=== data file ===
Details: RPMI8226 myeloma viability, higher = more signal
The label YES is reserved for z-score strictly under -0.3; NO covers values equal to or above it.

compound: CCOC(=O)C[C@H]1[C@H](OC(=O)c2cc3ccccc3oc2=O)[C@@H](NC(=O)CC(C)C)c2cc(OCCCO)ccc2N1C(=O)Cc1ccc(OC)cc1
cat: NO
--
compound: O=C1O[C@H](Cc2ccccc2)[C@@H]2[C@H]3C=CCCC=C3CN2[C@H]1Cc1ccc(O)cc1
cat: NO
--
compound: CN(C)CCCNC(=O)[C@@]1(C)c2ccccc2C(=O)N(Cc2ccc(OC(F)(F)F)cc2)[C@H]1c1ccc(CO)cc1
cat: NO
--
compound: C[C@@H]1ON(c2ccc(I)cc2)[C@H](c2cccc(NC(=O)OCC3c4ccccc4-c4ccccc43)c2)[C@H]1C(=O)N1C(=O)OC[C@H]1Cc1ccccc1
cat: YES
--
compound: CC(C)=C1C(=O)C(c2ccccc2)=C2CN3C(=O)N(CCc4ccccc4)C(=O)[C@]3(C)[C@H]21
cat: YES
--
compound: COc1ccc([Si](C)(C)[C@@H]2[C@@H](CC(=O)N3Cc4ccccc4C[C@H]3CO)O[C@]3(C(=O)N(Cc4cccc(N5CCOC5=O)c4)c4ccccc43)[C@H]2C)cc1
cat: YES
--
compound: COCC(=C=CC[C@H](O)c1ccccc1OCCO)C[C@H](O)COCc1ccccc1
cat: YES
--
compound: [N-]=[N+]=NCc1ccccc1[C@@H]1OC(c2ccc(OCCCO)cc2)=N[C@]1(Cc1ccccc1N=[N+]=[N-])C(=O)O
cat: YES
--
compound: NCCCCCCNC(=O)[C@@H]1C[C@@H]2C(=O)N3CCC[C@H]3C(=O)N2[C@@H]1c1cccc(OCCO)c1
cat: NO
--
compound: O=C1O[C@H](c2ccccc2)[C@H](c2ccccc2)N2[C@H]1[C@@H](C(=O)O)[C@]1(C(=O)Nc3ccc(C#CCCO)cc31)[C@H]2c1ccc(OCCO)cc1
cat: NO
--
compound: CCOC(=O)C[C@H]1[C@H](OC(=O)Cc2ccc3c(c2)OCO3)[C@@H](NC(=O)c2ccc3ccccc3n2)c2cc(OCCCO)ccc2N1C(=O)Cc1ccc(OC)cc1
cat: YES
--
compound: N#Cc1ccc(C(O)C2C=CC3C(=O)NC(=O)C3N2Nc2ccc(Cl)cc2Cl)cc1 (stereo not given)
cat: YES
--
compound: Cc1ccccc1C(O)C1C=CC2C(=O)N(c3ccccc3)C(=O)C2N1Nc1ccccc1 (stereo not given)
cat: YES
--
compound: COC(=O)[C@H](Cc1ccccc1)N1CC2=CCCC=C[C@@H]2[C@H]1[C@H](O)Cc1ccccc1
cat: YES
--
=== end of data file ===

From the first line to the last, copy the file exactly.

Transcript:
Details: RPMI8226 myeloma viability, higher = more signal
The label YES is reserved for z-score strictly under -0.3; NO covers values equal to or above it.

compound: CCOC(=O)C[C@H]1[C@H](OC(=O)c2cc3ccccc3oc2=O)[C@@H](NC(=O)CC(C)C)c2cc(OCCCO)ccc2N1C(=O)Cc1ccc(OC)cc1
cat: NO
--
compound: O=C1O[C@H](Cc2ccccc2)[C@@H]2[C@H]3C=CCCC=C3CN2[C@H]1Cc1ccc(O)cc1
cat: NO
--
compound: CN(C)CCCNC(=O)[C@@]1(C)c2ccccc2C(=O)N(Cc2ccc(OC(F)(F)F)cc2)[C@H]1c1ccc(CO)cc1
cat: NO
--
compound: C[C@@H]1ON(c2ccc(I)cc2)[C@H](c2cccc(NC(=O)OCC3c4ccccc4-c4ccccc43)c2)[C@H]1C(=O)N1C(=O)OC[C@H]1Cc1ccccc1
cat: YES
--
compound: CC(C)=C1C(=O)C(c2ccccc2)=C2CN3C(=O)N(CCc4ccccc4)C(=O)[C@]3(C)[C@H]21
cat: YES
--
compound: COc1ccc([Si](C)(C)[C@@H]2[C@@H](CC(=O)N3Cc4ccccc4C[C@H]3CO)O[C@]3(C(=O)N(Cc4cccc(N5CCOC5=O)c4)c4ccccc43)[C@H]2C)cc1
cat: YES
--
compound: COCC(=C=CC[C@H](O)c1ccccc1OCCO)C[C@H](O)COCc1ccccc1
cat: YES
--
compound: [N-]=[N+]=NCc1ccccc1[C@@H]1OC(c2ccc(OCCCO)cc2)=N[C@]1(Cc1ccccc1N=[N+]=[N-])C(=O)O
cat: YES
--
compound: NCCCCCCNC(=O)[C@@H]1C[C@@H]2C(=O)N3CCC[C@H]3C(=O)N2[C@@H]1c1cccc(OCCO)c1
cat: NO
--
compound: O=C1O[C@H](c2ccccc2)[C@H](c2ccccc2)N2[C@H]1[C@@H](C(=O)O)[C@]1(C(=O)Nc3ccc(C#CCCO)cc31)[C@H]2c1ccc(OCCO)cc1
cat: NO
--
compound: CCOC(=O)C[C@H]1[C@H](OC(=O)Cc2ccc3c(c2)OCO3)[C@@H](NC(=O)c2ccc3ccccc3n2)c2cc(OCCCO)ccc2N1C(=O)Cc1ccc(OC)cc1
cat: YES
--
compound: N#Cc1ccc(C(O)C2C=CC3C(=O)NC(=O)C3N2Nc2ccc(Cl)cc2Cl)cc1 (stereo not given)
cat: YES
--
compound: Cc1ccccc1C(O)C1C=CC2C(=O)N(c3ccccc3)C(=O)C2N1Nc1ccccc1 (stereo not given)
cat: YES
--
compound: COC(=O)[C@H](Cc1ccccc1)N1CC2=CCCC=C[C@@H]2[C@H]1[C@H](O)Cc1ccccc1
cat: YES
--